Former Internal Affairs and Communications Minister Hiroya Masuda has long grappled with various issues arising from a continued decline in the nation’s population. In an interview with The Yomiuri Shimbun, Masuda said now is the time for the government to lay the foundation for a long-term fight against Japan’s low birthrate. The following is an excerpt from the interview.
The Yomiuri Shimbun: In May, the Japan Policy Council, a private-sector expert panel that you chair, released its estimates on the population decline. By the end of 2040, the number of women aged 20 to 39 will likely decrease by more than 50 percent in 896 cities, wards, towns and villages nationwide, or about half of the total municipalities, according to the projection. The council said about half of these municipalities could be wiped off the map.
Masuda: Population decline has been a concern of mine since my days as the governor of Iwate (1995-2007). During that time, enormous progress was made in integrating and closing down primary schools in the prefecture. But the process was accompanied by severe negative effects. This was evident in, for example, the difficulty in maintaining local communities that some areas experienced [due to the loss of primary schools].
However, [the consolidation] had to be carried out to accommodate a progressive decline in the number of children. The situation caused me to face a question: What will become of my prefecture in 20 years?
Even before the release of the panel’s estimates, many city, town and village mayors were more or less aware that the population was bound to decrease. However, no specific figures were available. Some municipal mayors have told me that the release of the estimates has made it easier to discuss the issue of population decline.
In fact, it is unlikely that the central government will release such shocking predictions as the panel’s projection of the potential extinction of many municipalities. This is also true of many municipal mayors. They will find it difficult to publicize such dire figures.
In the past, the national government has averted its eyes from the real cause of the population decline. It sees the root of the problem as an “inconvenient truth” that it does not want to face. Perhaps the government believed it could put off dealing with the problem.
The core of the population decline lies with two factors—a low birthrate and the concentration of everything in Tokyo. Both problems are extremely difficult to fix. Trying to resolve these problems requires different people living in different circumstances and changing their ways of life. It is no less difficult to gain a consensus from the public [on what measures should be taken to address the problem].
For example, there is a need to fundamentally change men’s attitudes toward a work-life balance if major advances in women’s roles in the workforce are to be made.
It also will be no easy task to adjust the concentration of everything in Tokyo. If any corporation seeks to relocate its head office to an area outside Tokyo, for instance, the company will find it troublesome to do so as all central government ministries and agencies are located in the capital.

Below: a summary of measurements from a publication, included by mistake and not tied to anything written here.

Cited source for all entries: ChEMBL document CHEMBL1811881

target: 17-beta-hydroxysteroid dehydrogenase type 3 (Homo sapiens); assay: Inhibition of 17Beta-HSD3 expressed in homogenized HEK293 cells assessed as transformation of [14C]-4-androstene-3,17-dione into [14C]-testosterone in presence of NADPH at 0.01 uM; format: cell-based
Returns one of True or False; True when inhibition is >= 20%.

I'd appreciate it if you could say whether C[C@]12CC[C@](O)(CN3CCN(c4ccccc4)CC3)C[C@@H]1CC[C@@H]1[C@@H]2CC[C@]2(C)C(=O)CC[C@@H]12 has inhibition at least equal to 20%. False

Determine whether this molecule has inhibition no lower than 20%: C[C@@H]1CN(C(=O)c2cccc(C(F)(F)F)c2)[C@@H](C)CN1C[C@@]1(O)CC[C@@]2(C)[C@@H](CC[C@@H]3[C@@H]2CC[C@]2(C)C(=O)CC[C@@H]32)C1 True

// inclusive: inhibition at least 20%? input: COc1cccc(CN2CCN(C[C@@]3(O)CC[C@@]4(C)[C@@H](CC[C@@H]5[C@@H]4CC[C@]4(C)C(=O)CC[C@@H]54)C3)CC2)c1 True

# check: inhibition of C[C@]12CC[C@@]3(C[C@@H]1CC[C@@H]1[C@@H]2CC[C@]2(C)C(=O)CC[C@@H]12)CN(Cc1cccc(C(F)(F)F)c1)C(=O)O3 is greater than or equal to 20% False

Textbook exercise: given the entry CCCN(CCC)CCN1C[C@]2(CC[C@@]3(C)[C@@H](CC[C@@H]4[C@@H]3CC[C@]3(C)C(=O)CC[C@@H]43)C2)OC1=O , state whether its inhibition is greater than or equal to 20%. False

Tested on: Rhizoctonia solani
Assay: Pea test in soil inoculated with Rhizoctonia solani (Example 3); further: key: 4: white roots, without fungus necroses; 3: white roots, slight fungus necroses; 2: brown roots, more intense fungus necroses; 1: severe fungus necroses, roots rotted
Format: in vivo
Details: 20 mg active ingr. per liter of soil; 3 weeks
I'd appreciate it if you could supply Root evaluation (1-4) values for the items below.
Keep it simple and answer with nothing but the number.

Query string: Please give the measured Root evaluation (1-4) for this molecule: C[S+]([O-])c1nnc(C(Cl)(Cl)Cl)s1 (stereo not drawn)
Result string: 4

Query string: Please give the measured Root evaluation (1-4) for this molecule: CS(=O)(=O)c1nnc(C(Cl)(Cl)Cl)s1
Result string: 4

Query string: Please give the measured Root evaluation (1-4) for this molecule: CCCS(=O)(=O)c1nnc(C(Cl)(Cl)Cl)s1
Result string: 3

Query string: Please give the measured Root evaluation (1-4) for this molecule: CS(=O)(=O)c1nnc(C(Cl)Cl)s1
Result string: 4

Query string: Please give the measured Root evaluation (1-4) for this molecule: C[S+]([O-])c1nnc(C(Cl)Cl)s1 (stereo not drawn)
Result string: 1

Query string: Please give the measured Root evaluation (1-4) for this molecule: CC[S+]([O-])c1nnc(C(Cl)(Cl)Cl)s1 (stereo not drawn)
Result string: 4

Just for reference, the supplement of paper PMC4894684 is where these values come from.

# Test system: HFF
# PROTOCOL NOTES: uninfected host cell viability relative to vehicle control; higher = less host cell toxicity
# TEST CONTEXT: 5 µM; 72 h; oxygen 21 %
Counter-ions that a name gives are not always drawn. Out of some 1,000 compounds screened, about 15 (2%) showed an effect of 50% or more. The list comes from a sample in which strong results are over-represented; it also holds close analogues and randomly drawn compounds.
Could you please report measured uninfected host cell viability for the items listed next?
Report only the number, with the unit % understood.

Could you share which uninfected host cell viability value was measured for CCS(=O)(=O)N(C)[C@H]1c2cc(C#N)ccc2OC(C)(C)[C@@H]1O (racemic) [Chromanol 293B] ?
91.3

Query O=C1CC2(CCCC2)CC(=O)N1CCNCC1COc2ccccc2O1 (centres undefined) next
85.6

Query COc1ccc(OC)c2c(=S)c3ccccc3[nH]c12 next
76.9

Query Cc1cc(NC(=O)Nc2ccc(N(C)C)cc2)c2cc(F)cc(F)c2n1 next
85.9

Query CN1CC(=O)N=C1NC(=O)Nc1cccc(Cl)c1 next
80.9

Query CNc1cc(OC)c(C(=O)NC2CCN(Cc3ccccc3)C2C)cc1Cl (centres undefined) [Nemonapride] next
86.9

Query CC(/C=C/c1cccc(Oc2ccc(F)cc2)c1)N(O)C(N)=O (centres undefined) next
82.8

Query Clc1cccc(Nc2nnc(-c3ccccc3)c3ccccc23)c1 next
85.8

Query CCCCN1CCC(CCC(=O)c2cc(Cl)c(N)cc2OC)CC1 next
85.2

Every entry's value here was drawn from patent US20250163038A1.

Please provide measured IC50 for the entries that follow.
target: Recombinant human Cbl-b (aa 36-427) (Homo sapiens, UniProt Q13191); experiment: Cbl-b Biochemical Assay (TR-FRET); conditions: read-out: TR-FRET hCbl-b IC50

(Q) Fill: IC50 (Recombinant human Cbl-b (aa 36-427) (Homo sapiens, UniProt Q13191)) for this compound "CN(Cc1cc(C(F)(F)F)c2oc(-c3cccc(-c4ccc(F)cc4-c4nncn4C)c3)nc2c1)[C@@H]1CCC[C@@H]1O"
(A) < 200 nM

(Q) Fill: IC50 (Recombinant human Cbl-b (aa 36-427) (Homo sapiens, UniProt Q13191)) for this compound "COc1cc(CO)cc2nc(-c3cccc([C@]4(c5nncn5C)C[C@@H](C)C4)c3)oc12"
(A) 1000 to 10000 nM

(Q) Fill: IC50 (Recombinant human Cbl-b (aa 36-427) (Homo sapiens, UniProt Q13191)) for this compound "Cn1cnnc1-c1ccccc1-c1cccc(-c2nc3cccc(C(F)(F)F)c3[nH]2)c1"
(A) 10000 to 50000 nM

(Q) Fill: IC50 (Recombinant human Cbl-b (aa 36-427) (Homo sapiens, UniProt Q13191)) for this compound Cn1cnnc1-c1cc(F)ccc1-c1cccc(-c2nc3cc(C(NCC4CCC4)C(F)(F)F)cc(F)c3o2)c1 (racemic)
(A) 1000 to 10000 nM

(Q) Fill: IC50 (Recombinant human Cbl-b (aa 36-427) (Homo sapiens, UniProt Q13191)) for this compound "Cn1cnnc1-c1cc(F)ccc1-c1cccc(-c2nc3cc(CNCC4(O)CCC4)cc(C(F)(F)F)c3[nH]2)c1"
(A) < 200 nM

This means it is essential to reform the operations of central administrative offices while also changing the attitude of the corporate sector. But doing so is an extremely formidable challenge.
Q: Prime Minister Shinzo Abe has said revitalizing areas outside Tokyo will be a high-priority issue facing his administration this autumn and onward. He intends to assign a cabinet minister to that task when he reshuffles the Cabinet in September.
A: It is advisable for the current government not to try to solve every single problem during its term in office. However hard the government may try [to overcome the population decline], provincial areas are going to see their populations continue to drop until as late as 2030.
It is important to look at the problem from a long-term perspective, with a view to ensuring that the downward trend takes a turn in around 2040 or 2050. The Abe government would be well advised to think all it must do is to lay the groundwork [for overcoming the population decline]. It should be prepared to firmly implement necessary policies, however negatively they may be received by the public.
Over the years, [local governments nationwide] have built a large number of water supply and sewer systems and other public facilities, taking it for granted that their populations will increase. However, they should take population decline as a given in the days ahead, and then limit themselves to maintaining and renovating only some public utilities in their areas. [Carrying out such policies] will require local governments to convince their residents of the need to do so.
The concentration of people in Tokyo is the tide of the times. Young people in provincial areas choose to leave their hometowns for Tokyo because they can’t find jobs there. It is necessary to create more jobs in each prefectural capital and other key local cities so young people can make a living in their own areas. All of this will present quite a challenge.
The portfolio of regional revitalization will require someone with extensive knowledge about both urban and provincial areas and with the skills to adequately deal with such issues as how men and women can strike a work-life balance.
This is because the government needs to expand the scope of measures aimed at counteracting the low birth rate to include those that address issues facing provincial areas in the nation. In fact, the measures implemented by the government in the past have been limited to stemming a decline in the birthrate.
With this in mind, I believe a single cabinet minister should work to revitalize provincial areas, fight the low birthrate and promote gender equality as a set of tasks.